How often has Sylvester killed Tweety?

From ANIMAL PEOPLE, July/August 2009:
How often has Sylvester killed Tweety?
by Judith Webster
The summer 2009 edition of B.C. Nature included an article
entitled, “Cat licensing: A conservation strategy that can work.”
As a cat and bird lover, I was inspired to investigate author
Sherril Guthrie’s claim that cat licensing and confinement bylaws
would “protect and restore our bird and small mammal populations, as
well as return cats to their rightful place as valued pets and
Guthrie relies on American Bird Conservancy “Cats Indoors!”
campaign literature, which includes too many disputable studies,
extrapolations, and anecdotal reports to delve into deeply here.
However, in her strong opening paragraph, Guthrie discusses a new
bird count analysis by the National Audubon Society revealing that 20
of North America’s most common birds have lost over half their
population since 1967.

But Guthrie was wrong to connect these troubling declines to
discussion of invasive species in BirdLife International’s 2008 State
of the World’s Birds report. That report considers invasive species
the third most important threat only to “globally threatened” birds.
These are birds who are at imminent risk of disappearing entirely
from their typically extremely limited habitats, most often on
remote islands. BirdLife International identifies cats as the second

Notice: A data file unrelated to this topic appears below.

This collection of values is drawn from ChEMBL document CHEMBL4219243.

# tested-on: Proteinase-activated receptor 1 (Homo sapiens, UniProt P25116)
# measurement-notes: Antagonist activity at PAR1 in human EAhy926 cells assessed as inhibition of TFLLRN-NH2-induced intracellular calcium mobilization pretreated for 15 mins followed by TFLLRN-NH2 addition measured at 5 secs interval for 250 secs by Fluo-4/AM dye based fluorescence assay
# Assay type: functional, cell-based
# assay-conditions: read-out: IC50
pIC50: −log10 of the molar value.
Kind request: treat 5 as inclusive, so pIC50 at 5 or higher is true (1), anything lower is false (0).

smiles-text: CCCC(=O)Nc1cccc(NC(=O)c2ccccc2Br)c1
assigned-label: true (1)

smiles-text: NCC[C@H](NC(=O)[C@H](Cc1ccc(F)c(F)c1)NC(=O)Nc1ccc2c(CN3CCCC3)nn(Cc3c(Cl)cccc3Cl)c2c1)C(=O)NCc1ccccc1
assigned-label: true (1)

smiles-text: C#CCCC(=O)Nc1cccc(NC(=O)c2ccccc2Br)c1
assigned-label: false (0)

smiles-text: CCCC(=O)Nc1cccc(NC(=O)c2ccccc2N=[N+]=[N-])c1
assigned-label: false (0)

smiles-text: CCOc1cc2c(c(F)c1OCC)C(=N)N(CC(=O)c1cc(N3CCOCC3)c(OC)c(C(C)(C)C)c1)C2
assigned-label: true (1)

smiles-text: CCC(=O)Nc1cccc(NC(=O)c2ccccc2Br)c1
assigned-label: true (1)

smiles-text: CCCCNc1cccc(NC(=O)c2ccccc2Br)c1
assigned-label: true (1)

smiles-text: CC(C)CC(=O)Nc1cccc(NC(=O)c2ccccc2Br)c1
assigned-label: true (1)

most important invasive afflicting these species.
The 2008 State of the World’s Birds report attributes the
population declines of the 20 common North American birds to habitat
loss caused by altered human use of land and, in some cases,
climate change.
The 2008 State of the World’s Birds report does not
explicitly deal with the relevance of cats or other introduced
species to the population dynamics of “Least Concern” species.
However, BirdLife International fact sheets for the 20 common North
American birds in decline mention predation from native or invasive
alien species for three: the northern bobwhite (mammalian
predators); the common tern (mammals and gulls); and the northern
pintail (feral cats and rats on islands).
Data sheets for the same birds from the National Audubon
Society list cats not once. Global warming will increase the risk
from nest predators, who are not necessarily introduced species, in
the tundra breeding grounds of the greater scaup and snow bunting,
but feral cats do not live on the tundra. Neither could feral cats
invade the tundra, across vast expanses of thawed permafrost,
without evolving the ability to swim like otters.
The North American continental bird species who are menaced
by invasive threats are most often stressed by alien plants
transforming their habitat. Audubon explicitly names an invasive
animal threat to just two birds: fire ants plague the northern
bobwhite, and zebra mussels impact the greater scaup.
Although BirdLife International considers cats the invasive
species of second most importance to “globally threatened” birds,
the vast majority of these impacts take place on oceanic islands. Of
the 174 species negatively affected by cats, 27 occur on the North